As entrepreneurs, we’re programmed to “go big or go home”. We read books that tell us to keep reaching for the stars and see motivational quotes like “If you can dream it, you can do it.” Walt Disney as our anthem. But setting too many broad goals only sets you up for failure rather than success. The concept is examined in a recent Harvard Business Review article. To Achieve Big Goals, Start with Small Habits by Sabina Nawaz. In the article Nawaz says:
“It’s great to dream big, but the way to achieve big is to start small — through micro habits. Micro habits are small components of a larger habit. By breaking down an ambitious job into smaller, more achievable ones that you build over long periods of time, micro habits help you complete big goals. … To succeed with micro habits, you must be deliberate and choreograph steps to sustain them.”
3. Start Planning for Succession Planning
For so many business owners the idea of creating a succession plan is a daunting and overwhelming task. With that viewpoint, it’s so easy to put the planning off to “next year”, except what happens when the time comes and suddenly there are no more “next years.”
Except that succession planning doesn’t have to be done all at once. Think of this as another micro-goal project. This year, resolve to just start the planning. What does that mean? Start by envisioning your perfect retirement. How old are you? Are you retiring all at once or cutting back on hours overtime? What does your life during retirement look like? Do you still need income from your business, or can you sell and live the retirement life you want? What are your options for succession? Any family members interested in taking over? How about employees? Or would you prefer to sell the business?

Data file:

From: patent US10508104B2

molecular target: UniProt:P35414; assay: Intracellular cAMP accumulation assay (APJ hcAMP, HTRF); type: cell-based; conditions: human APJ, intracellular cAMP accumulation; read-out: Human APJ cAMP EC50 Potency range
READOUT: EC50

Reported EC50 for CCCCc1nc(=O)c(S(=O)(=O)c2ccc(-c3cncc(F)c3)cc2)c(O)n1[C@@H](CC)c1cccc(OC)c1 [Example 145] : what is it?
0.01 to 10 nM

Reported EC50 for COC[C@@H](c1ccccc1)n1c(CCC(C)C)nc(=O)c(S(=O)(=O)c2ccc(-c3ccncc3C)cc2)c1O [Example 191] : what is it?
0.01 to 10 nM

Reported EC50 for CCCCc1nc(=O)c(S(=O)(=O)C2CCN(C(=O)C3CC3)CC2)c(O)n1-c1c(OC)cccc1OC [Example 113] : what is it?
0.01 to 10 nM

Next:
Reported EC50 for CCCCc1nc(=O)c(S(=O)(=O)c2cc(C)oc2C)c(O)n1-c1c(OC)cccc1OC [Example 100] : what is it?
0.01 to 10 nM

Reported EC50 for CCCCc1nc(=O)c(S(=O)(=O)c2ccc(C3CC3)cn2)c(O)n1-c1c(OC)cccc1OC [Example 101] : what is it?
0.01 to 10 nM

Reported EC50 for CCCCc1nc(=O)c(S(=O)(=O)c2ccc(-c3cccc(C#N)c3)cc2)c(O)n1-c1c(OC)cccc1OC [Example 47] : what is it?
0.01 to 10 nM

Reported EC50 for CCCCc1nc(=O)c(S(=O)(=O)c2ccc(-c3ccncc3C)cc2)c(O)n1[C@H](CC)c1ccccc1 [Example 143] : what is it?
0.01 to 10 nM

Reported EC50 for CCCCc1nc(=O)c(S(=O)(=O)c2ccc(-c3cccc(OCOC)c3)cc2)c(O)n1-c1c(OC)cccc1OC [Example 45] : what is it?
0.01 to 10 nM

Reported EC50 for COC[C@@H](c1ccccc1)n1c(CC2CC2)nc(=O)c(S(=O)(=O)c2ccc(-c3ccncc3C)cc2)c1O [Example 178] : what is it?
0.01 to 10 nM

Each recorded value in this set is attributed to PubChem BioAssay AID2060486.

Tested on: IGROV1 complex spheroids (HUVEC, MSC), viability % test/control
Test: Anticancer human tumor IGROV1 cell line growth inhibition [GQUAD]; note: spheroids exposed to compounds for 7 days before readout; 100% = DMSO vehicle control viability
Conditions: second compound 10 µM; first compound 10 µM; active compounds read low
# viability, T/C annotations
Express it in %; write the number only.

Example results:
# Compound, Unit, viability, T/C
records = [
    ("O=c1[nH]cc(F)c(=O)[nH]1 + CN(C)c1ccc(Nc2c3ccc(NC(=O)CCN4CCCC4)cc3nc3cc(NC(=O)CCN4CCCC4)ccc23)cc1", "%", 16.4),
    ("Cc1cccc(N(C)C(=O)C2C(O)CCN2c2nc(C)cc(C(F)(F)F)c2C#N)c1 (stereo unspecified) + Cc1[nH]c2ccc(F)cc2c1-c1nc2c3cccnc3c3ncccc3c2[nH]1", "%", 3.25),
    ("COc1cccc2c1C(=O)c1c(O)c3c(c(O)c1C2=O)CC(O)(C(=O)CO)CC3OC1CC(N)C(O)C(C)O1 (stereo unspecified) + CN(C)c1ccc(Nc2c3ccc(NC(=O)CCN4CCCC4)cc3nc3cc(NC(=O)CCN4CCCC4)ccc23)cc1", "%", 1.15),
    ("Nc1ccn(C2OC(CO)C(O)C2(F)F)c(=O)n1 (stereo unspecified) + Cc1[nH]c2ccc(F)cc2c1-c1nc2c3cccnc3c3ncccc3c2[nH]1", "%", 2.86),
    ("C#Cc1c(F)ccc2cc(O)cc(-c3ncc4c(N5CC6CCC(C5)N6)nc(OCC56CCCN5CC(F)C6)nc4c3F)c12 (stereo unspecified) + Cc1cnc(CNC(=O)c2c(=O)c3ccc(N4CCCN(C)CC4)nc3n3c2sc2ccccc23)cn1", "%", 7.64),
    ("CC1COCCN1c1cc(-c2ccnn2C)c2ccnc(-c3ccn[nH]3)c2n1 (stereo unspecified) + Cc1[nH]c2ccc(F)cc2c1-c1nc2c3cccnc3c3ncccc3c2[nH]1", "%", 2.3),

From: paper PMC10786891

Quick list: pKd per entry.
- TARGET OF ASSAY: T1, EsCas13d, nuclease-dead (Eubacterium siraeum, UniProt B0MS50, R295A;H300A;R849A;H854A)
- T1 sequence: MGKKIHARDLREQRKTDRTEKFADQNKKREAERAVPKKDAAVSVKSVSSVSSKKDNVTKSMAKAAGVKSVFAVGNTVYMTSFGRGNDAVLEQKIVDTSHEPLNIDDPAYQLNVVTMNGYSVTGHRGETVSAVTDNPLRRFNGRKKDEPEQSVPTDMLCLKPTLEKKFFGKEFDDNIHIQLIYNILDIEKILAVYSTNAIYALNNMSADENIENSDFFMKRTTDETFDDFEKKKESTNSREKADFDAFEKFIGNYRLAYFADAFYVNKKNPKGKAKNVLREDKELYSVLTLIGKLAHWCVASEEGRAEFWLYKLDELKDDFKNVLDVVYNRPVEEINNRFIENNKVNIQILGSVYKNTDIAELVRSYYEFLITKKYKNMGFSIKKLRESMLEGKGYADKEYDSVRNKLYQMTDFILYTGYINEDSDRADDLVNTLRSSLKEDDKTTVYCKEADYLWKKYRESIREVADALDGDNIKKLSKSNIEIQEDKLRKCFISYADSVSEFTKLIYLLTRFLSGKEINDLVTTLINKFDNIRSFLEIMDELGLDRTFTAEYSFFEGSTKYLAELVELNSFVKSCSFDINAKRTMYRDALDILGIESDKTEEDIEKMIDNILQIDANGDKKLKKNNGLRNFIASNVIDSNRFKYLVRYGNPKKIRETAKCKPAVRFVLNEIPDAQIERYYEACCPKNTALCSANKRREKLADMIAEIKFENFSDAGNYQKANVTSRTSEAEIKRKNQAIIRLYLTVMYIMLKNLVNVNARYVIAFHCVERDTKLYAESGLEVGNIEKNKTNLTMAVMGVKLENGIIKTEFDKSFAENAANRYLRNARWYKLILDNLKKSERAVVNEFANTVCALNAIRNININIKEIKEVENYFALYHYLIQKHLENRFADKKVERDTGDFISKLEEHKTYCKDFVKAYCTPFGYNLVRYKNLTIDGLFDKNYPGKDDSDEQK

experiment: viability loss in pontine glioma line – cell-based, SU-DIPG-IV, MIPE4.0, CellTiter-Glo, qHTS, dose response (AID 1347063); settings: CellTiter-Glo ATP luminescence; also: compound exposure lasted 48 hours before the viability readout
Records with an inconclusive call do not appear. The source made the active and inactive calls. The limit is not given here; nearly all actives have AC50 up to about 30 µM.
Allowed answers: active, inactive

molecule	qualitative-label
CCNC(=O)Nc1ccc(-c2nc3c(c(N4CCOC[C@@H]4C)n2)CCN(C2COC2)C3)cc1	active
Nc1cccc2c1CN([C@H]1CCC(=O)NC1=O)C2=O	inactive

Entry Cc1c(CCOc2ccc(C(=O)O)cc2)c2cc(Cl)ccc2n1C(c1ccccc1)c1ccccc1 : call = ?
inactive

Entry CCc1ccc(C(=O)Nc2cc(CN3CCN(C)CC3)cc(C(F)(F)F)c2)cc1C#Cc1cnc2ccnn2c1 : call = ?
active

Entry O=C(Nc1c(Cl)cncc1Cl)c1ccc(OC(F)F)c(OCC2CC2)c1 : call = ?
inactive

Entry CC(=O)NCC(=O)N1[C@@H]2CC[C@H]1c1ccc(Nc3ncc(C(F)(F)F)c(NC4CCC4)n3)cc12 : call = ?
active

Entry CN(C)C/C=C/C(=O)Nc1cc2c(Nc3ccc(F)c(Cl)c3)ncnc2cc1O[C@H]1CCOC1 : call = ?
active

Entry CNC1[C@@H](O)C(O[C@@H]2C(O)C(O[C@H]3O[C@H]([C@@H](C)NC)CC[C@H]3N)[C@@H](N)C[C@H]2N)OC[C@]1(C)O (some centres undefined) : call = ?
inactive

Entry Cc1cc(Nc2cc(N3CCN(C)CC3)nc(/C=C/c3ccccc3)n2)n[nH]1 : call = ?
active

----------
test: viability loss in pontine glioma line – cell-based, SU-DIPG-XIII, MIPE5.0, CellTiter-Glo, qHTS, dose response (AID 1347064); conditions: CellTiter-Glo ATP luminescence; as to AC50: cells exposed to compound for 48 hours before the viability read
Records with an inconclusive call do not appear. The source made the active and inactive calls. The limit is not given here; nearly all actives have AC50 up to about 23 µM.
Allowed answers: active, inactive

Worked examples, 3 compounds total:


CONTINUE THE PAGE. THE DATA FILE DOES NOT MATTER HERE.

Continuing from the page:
Just start the planning. Give yourself the management goal of starting to think about what your perfect retirement looks like this year. Start your “thinking” time by reviewing some of our succession planning articles, like this one on emergency succession plans or this one that talks about starting to think through your succession plan. Then next year you can give yourself another piece of the goal. By breaking this daunting task down into manageable bites, you’ll find that it’s not such a daunting task after all.
Business Resolutions for 2023
No matter what you decide to resolve for this year, think carefully about what goals will make the biggest impact on your business and break them down into smaller, manageable pieces. Sometimes the only way to achieve big results is actually to start small.
Should you have any questions about succession planning and your business or would like to schedule an initial consultation, please contact Navigant Law Group, LLC at (847) 253-8800 or email us at email@example.com.
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Our attorneys’ unparalleled focus on goal-oriented, detailed planning and advice will have you ship shape in no time. Want to succeed in your business and make your personal goals a reality in the new year? Come chart your course with Navigant Law Group, LLC!